Enter the Chathams, a warm, chaotic family who run a pizza parlor, play bluegrass on weekends, and pitch in to care for their mother, who has multiple sclerosis. Here Sydney experiences unquestioning acceptance. And here she meets Mac, gentle, watchful, and protective, who makes Sydney feel seen, really seen, for the first time.
The uber-popular Sarah Dessen explores her signature themes of family, self-discovery, and change in her twelfth novel, sure to delight her legions of fans.
“When I met Oliver Perry, I had no clue he was the lead singer for The Heartbreakers. And he had no idea that I was the only girl in the world who hated his music.”
Stella will do anything for her sick sister, Cara—even stand in line for an autographed Heartbreakers CD…for four hours. She’s totally winning best birthday gift this year. At least she met a cute boy with soft brown hair and gorgeous blue eyes while getting her caffeine fix. Too bad she’ll never see him again.
Except, Stella’s life has suddenly turned into a cheesy love song. Because Starbucks Boy is Oliver Perry – lead singer for the Heartbreakers. And even after she calls his music crap, Oliver still gives Stella his phone number. And whispers quotes from her favorite Disney movie in her ear. OMG, what is her life?
But how can Stella even think about being with Oliver — dating and laughing and pulling pranks with the band — when her sister could be dying of cancer?
Emmy’s best friend, Oliver, reappears after being kidnapped by his father ten years ago. Emmy hopes to pick up their relationship right where it left off. Are they destined to be together? Or has fate irreparably driven them apart?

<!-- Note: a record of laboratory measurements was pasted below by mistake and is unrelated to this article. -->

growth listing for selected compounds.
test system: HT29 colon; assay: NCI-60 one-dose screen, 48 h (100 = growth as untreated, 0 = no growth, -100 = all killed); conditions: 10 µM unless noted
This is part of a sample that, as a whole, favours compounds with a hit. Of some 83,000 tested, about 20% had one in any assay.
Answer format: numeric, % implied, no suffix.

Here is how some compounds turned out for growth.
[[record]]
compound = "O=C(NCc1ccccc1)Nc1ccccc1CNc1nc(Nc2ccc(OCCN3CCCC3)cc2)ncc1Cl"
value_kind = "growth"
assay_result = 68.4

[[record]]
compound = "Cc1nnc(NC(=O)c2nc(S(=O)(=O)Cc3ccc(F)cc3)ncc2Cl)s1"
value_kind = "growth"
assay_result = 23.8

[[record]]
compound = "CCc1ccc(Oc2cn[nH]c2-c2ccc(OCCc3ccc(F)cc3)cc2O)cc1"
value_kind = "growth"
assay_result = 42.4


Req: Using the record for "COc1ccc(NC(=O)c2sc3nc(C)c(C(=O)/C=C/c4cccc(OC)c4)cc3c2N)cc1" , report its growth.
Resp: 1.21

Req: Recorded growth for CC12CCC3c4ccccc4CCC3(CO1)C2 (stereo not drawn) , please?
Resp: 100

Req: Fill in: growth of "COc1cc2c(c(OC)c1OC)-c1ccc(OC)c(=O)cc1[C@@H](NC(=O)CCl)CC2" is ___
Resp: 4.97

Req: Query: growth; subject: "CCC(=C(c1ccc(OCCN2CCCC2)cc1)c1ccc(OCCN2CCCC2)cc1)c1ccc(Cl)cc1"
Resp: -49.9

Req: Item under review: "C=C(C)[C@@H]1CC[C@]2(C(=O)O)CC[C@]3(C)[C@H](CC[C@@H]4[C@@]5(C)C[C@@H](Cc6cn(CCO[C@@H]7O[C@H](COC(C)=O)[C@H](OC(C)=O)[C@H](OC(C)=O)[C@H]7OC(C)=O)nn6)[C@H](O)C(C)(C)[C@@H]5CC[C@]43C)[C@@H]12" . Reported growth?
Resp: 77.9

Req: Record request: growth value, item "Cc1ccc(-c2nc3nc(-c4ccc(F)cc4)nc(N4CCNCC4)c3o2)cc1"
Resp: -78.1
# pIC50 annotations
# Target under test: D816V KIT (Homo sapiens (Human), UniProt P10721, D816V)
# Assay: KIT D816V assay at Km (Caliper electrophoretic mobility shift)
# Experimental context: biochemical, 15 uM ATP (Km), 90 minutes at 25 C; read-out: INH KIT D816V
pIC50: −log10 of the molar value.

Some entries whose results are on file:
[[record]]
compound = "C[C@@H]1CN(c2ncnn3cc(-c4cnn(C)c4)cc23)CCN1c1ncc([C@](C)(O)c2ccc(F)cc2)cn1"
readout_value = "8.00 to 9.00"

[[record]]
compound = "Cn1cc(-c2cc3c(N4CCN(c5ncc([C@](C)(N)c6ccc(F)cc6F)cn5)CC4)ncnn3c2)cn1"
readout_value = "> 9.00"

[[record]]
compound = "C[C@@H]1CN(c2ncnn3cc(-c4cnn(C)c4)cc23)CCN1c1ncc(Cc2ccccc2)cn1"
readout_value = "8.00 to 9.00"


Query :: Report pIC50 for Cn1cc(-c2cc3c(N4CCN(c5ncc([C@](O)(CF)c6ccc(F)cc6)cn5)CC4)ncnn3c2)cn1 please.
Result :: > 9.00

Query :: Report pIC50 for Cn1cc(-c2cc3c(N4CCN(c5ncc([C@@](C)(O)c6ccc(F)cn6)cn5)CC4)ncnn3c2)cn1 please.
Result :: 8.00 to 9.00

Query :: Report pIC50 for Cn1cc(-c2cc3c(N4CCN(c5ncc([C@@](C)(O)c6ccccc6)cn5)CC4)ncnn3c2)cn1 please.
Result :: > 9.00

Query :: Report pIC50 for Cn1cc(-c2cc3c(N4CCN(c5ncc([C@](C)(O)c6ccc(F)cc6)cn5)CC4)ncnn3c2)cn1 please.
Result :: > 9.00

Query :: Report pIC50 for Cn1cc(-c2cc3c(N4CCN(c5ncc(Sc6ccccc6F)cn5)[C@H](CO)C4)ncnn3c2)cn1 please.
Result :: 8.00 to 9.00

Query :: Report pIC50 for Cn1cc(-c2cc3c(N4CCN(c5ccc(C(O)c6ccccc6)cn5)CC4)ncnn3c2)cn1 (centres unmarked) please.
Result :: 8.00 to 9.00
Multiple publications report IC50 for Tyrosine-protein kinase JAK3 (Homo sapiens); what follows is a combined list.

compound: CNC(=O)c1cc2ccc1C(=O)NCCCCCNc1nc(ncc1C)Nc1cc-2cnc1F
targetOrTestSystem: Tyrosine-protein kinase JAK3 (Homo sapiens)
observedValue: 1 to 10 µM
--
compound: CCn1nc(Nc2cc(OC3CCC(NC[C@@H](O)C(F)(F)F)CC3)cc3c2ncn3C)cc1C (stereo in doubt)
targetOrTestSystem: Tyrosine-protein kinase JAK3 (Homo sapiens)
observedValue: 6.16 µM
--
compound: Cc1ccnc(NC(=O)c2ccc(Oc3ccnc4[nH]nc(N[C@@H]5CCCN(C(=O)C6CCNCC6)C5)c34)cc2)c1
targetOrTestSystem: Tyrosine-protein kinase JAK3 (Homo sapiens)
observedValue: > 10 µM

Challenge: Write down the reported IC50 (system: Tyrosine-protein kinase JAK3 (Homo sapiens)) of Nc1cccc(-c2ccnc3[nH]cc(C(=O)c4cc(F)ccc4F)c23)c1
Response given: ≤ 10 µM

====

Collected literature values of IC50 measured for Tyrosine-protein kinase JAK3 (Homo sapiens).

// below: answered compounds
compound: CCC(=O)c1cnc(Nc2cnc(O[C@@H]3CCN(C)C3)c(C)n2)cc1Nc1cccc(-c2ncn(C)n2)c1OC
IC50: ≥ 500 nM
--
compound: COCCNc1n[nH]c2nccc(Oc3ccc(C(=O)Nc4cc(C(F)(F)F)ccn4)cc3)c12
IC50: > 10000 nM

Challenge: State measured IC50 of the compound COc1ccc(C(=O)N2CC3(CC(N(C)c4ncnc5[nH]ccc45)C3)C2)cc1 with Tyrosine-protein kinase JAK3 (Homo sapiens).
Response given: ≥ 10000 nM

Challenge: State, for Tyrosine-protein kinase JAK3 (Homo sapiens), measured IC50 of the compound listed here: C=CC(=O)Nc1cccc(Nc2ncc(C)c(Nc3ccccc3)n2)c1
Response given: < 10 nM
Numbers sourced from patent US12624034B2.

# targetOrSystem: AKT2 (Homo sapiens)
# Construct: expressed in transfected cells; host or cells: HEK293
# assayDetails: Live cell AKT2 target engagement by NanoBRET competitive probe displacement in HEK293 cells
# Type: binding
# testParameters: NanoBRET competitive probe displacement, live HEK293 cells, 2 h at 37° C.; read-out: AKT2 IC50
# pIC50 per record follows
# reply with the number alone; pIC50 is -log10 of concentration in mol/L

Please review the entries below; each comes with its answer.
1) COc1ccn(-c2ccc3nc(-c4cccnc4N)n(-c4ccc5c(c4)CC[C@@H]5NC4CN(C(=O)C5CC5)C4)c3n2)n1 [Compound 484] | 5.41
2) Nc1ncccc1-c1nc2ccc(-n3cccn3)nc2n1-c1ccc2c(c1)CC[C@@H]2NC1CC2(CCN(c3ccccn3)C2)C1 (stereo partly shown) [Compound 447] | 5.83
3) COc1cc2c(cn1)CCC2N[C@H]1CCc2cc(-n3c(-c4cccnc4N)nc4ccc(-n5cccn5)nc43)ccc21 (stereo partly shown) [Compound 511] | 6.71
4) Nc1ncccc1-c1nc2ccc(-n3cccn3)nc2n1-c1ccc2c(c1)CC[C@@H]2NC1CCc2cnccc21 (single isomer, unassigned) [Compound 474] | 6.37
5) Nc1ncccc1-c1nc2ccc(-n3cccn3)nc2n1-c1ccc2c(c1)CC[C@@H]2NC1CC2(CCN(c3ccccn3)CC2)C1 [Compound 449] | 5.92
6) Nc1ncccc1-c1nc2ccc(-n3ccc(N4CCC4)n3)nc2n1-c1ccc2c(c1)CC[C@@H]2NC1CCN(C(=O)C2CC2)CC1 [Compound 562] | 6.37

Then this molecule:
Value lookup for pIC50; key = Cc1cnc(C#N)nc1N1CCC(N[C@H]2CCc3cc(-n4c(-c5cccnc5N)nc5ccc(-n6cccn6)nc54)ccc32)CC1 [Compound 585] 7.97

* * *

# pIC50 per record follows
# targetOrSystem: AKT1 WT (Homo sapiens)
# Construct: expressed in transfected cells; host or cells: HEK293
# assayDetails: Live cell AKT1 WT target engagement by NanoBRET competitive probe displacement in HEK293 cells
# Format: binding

Emmy just wants to be in charge of her own life.
She wants to stay out late, surf her favorite beach—go anywhere without her parents’ relentless worrying. But Emmy’s parents can’t seem to let her grow up—not since the day Oliver disappeared.
Oliver needs a moment to figure out his heart.
He’d thought, all these years, that his dad was the good guy. He never knew that it was his father who kidnapped him and kept him on the run. Discovering it, and finding himself returned to his old hometown, all at once, has his heart racing and his thoughts swirling.
Emmy and Oliver were going to be best friends forever, or maybe even more, before their futures were ripped apart. In Emmy’s soul, despite the space and time between them, their connection has never been severed. But is their story still written in the stars? Or are their hearts like the pieces of two different puzzles—impossible to fit together?
Readers who love Sarah Dessen will tear through these pages with hearts in throats as Emmy and Oliver struggle to face the messy, confusing consequences of Oliver’s father’s crime. Full of romance, coming-of-age emotion, and heartache, these two equally compelling characters create an unforgettable story.